(7) Continue to descend. Cross a river ford, go up and then down. Reach the edge of the loch then cross a river on a footbridge. Take another footbridge to cross the Cailness Burn.
(8) Leaving the bridge, turn left and cross a space where ferns abound. Then climb stone steps. Take several gangways and alternate long ascents and descents, while remaining close to the shore of the lake. After an information panel on the Great Trossachs Path, cross the Arklet Water using a footbridge (waterfall). Go down the stairs to the left to reach Inversnaid Hotel.
(9) Pass by the hotel on your right and cross the car park at an angle to the left to find the WHW signage. Start on a good path, go past a treatment plant and a sign for the Inversnaid National Reserve.
(10) Go around a sheet metal boat shelter (right), turn left and take a footbridge. After another footbridge, the path winds its way between rocks and roots. Pass beneath the foot of the cliffs and reach an intersection (you can take a short detour to the left towards Rob Roy's Cave).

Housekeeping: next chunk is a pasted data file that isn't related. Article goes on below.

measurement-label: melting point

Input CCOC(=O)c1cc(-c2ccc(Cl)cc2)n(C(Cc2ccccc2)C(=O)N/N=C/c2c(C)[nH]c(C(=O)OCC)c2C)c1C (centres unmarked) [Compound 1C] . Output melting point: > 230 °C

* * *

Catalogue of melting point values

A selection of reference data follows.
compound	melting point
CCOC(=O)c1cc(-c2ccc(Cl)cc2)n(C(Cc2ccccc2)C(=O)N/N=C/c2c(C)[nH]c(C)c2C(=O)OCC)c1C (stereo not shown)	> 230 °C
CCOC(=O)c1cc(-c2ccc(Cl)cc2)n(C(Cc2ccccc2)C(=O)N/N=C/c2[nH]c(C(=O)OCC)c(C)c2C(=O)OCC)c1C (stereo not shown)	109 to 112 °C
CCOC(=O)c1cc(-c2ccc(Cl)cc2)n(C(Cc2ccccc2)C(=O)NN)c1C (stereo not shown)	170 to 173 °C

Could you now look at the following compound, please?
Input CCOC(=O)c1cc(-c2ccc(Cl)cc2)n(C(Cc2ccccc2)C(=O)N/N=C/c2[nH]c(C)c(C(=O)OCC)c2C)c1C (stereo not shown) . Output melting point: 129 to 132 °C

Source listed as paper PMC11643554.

(11) Continue right on the path. Always stay close to the loch on the tortuous and stony path which alternates short ascents and descents. This section may seem long...
(12) Take a wooden ladder then a footbridge to cross a waterfall. Continue on the path by the lake.
(13) The trail leaves the shore of the loch and continues straight into the forest. Climb gently between the small hill of Creag a Mhadaig on the left and more imposing slopes on the right. Leave the forest and continue on a mostly flat section. Go back down and pass the old buildings on your left.
(14) Return to the shore of Loch Lomond. Continue on the path and ford a few rivers.
(15) Move away again from the shore of the lake and start to go uphill. Take a footbridge. Just after crossing a stanchion, come to a crossroads.
(16) Continue straight towards Inverarnan. Go along a low stone wall and continue to climb: the slope is steep at first, then more moderate.
(17) Reach a flat area and cross some wet areas (wooden beams). Pass a small loch on the left hand (Dubh Lochan).
(18) Pass a few ruined buildings and start the last descent. Go under a high voltage line and continue to descend. Cross the Ben Glas Burn and quickly reach Beinglas Farm (A).